Villa Sciarra's statues, park furniture and children's area seriously damaged by vandals
Villa Sciarra, one of Rome's smaller and lesser-known parks, will now be locked each night after it was the subject of serious vandalism in the early hours of 4 February.
The city has condemned the "inexplicable vandalism" which resulted in the smashing of ancient statues, amphorae and terracotta vases, and the vandalising of the children's play area, park benches, even the bins.
The dog statue was ripped from the group of Diana and Endymion and thrown into the waters of the fountain while vandals also smashed a plaque dedicated to the 19th-century Roman educator Rosa Vagnozzi.
Located on the slopes of the Janiculum hill, not far from the American and Spanish academies, the villa is steeped in lore: in ancient times the grounds were considered the sacred grove of Furrina, an ancient Roman goddess associated with water; Caesar was said to have hosted Cleopatra in the gardens; and in 1906 an ancient marble statue of Bacchus with gilded face and hands was unearthed on the property.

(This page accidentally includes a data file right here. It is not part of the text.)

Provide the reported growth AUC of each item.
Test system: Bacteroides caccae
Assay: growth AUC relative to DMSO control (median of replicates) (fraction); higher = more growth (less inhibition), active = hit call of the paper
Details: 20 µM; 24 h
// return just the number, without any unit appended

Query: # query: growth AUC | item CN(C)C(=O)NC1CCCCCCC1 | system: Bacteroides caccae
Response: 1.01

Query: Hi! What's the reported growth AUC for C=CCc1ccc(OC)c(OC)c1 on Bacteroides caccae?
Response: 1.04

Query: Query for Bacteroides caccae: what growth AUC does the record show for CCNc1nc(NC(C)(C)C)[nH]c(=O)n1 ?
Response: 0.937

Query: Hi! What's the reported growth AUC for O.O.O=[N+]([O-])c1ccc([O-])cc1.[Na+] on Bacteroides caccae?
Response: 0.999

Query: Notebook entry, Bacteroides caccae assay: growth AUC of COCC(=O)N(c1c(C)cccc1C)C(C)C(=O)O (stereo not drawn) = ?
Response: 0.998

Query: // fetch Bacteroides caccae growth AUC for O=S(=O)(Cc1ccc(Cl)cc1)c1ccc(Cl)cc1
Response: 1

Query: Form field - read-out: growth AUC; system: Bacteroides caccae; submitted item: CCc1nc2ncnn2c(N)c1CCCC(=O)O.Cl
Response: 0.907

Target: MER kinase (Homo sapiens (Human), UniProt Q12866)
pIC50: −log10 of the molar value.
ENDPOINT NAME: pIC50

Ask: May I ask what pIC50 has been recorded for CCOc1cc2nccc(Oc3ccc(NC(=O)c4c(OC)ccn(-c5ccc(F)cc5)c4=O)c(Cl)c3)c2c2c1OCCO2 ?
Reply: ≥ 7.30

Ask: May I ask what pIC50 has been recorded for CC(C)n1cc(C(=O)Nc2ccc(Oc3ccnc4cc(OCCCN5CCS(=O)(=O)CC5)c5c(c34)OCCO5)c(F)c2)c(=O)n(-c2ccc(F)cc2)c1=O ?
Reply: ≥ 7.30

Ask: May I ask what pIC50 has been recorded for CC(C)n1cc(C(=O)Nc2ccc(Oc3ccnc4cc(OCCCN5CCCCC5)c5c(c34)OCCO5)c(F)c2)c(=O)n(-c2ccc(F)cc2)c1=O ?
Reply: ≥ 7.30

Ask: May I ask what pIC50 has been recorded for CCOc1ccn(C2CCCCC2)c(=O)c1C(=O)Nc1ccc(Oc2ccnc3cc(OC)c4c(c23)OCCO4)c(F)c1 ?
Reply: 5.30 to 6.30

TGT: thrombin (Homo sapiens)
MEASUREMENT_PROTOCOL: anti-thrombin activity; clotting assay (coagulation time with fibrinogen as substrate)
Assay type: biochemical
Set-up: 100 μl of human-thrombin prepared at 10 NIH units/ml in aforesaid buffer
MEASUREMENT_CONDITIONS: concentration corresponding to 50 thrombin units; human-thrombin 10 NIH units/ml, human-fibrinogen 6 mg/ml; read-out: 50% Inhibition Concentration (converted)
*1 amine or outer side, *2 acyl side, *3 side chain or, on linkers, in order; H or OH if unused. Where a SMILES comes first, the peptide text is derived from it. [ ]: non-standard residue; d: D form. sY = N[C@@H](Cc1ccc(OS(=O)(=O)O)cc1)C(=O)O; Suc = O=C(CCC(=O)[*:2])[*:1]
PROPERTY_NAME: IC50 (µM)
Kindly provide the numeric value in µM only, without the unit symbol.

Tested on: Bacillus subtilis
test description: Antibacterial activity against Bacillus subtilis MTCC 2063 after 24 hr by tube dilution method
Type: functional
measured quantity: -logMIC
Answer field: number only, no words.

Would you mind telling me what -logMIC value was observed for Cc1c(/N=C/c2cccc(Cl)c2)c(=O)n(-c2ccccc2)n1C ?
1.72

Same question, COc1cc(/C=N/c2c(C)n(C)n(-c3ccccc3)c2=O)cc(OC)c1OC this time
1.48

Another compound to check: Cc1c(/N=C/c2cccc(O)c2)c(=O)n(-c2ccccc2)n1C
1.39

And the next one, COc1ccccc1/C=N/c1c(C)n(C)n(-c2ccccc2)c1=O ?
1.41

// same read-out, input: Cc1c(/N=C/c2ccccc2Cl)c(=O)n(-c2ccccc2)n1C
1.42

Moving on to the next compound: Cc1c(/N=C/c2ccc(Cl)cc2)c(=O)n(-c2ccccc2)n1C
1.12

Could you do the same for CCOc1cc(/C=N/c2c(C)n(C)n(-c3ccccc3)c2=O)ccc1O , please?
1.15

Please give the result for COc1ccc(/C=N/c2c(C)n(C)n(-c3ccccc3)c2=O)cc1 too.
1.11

The villa, including the 15th-century house, changed hands many times, and was given its current title when it was acquired by the Colonna di Sciarra family in 1811, when the estate was enlarged. It survived the battles of Garibaldi against the pope and the French at Porta S. Pancrazio nearby. It was parcelled out to creditors in the 1880s after its then owner Prince Maffeo Sciarra II went bankrupt. In 1902 a wealthy American couple, George Wurts and Henriette Tower, reassembled and restored the estate. They renovated the house in the neo-renaissance style, decorated the land with statues, planted exotic flora and brought in white peacocks to stroll the grounds.
After Wurts’ death, Tower donated the villa to the Italian state as a public park in 1932. The 70,000 sqm-park has since become the location of the Italian Institute of Germanic Studies and was restored in 2005.
The vast collection of paintings and sculptures assembled by Wurts and Tower, which was also donated to the state, is currently on display in an exhibition at Palazzo Venezia.
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